Another form of Wa, Wei in Chinese) was used for an early state in Japan called Nakoku during the Han dynasty. However, the Japanese disliked some connotation of Wa 倭, it was therefore replaced with the substitute character Wa, meaning "togetherness, harmony"; the English word Japan derives from the historical Chinese pronunciation of 日本. The Old Mandarin or early Wu Chinese pronunciation of Japan was recorded by Marco Polo as Cipangu. In modern Shanghainese, a Wu dialect, the pronunciation of characters 日本; the old Malay word for Japan, Japun or Japang, was borrowed from a southern coastal Chinese dialect Fukienese or Ningpo – and this Malay word was encountered by Portuguese traders in Southeast Asia in the 16th century. These Early Portuguese traders brought the word
Video game genre
A video game genre is a classification assigned to a video game based on its gameplay interaction rather than visual or narrative differences. A video game genre is defined by a set of gameplay challenges and are classified independently of their setting or game-world content, unlike other works of fiction such as films or books. For example, a shooter game is still a shooter game, regardless of when it takes place; as with nearly all varieties of genre classification, the matter of any individual video game's specific genre is open to personal interpretation. Moreover, each individual game may belong to several genres at once; the first attempt to classify different genres of video games was made by Chris Crawford in his book The Art of Computer Game Design in 1984. In this book, Crawford focused on the player's experience and activities required for gameplay. Here, he stated that "the state of computer game design is changing quickly. We would therefore expect the taxonomy presented to become obsolete or inadequate in a short time."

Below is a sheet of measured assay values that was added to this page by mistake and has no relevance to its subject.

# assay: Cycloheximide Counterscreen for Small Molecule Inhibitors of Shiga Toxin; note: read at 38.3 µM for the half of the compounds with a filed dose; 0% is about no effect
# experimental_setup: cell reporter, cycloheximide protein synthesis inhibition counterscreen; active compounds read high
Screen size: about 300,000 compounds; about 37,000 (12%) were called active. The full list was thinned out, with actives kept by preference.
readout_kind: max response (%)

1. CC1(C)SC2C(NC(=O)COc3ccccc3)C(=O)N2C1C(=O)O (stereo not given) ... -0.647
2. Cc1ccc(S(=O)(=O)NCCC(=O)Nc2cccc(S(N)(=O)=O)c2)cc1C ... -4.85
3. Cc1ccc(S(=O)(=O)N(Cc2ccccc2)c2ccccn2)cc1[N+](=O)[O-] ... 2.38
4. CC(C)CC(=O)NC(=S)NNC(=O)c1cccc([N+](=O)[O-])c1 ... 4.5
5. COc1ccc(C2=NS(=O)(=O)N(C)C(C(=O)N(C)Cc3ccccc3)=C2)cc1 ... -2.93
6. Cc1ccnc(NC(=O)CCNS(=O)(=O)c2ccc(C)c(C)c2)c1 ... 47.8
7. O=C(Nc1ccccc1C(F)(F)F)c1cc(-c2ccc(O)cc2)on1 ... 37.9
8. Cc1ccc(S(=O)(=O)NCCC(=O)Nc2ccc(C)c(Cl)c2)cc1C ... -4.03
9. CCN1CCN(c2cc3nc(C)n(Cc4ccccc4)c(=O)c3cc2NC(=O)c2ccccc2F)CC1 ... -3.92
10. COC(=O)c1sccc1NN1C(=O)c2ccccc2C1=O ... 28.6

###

Since among other genres, the platformer and 3D shooter genres, which hardly existed at the time, have gained a lot of popularity. As hardware capabilities have increased, new genres have become possible, with examples being increased memory, the move from 2D to 3D, new peripherals and location. Though genres were just interesting for game studies in the 1980s, the business of video games expanded in the 1990s and both smaller and independent publishers had little chance of surviving; because of this, games settled more into set genres that larger publishers and retailers could use for marketing. Due to "direct and active participation" of the player, video game genres differ from literary and film genres. Though one could state that Space Invaders is a science-fiction video game, such a classification "ignores the differences and similarities which are to be found in the player's experience of the game." In contrast to the visual aesthetics of games, which can vary it is argued that it is interactivity characteristics that are common to all games.